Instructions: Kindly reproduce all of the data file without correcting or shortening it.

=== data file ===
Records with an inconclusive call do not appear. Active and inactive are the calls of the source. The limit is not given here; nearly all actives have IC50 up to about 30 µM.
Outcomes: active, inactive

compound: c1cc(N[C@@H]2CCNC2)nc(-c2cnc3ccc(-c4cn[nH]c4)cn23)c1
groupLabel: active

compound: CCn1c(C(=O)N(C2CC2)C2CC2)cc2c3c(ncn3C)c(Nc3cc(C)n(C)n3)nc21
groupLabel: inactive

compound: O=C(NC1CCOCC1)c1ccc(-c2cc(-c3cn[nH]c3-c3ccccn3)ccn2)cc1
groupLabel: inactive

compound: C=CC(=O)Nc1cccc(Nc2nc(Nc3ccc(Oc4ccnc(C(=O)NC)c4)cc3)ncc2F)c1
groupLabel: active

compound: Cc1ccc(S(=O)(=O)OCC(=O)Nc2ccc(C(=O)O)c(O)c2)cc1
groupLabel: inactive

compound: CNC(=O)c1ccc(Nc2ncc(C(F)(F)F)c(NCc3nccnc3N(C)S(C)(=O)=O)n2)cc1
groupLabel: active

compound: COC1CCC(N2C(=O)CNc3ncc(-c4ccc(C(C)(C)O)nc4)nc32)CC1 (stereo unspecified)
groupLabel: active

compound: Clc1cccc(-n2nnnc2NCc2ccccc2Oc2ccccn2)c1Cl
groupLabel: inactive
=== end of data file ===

Records with an inconclusive call do not appear. Active and inactive are the calls of the source. The limit is not given here; nearly all actives have IC50 up to about 30 µM.
Outcomes: active, inactive

compound: c1cc(N[C@@H]2CCNC2)nc(-c2cnc3ccc(-c4cn[nH]c4)cn23)c1
groupLabel: active

compound: CCn1c(C(=O)N(C2CC2)C2CC2)cc2c3c(ncn3C)c(Nc3cc(C)n(C)n3)nc21
groupLabel: inactive

compound: O=C(NC1CCOCC1)c1ccc(-c2cc(-c3cn[nH]c3-c3ccccn3)ccn2)cc1
groupLabel: inactive

compound: C=CC(=O)Nc1cccc(Nc2nc(Nc3ccc(Oc4ccnc(C(=O)NC)c4)cc3)ncc2F)c1
groupLabel: active

compound: Cc1ccc(S(=O)(=O)OCC(=O)Nc2ccc(C(=O)O)c(O)c2)cc1
groupLabel: inactive

compound: CNC(=O)c1ccc(Nc2ncc(C(F)(F)F)c(NCc3nccnc3N(C)S(C)(=O)=O)n2)cc1
groupLabel: active

compound: COC1CCC(N2C(=O)CNc3ncc(-c4ccc(C(C)(C)O)nc4)nc32)CC1 (stereo unspecified)
groupLabel: active

compound: Clc1cccc(-n2nnnc2NCc2ccccc2Oc2ccccn2)c1Cl
groupLabel: inactive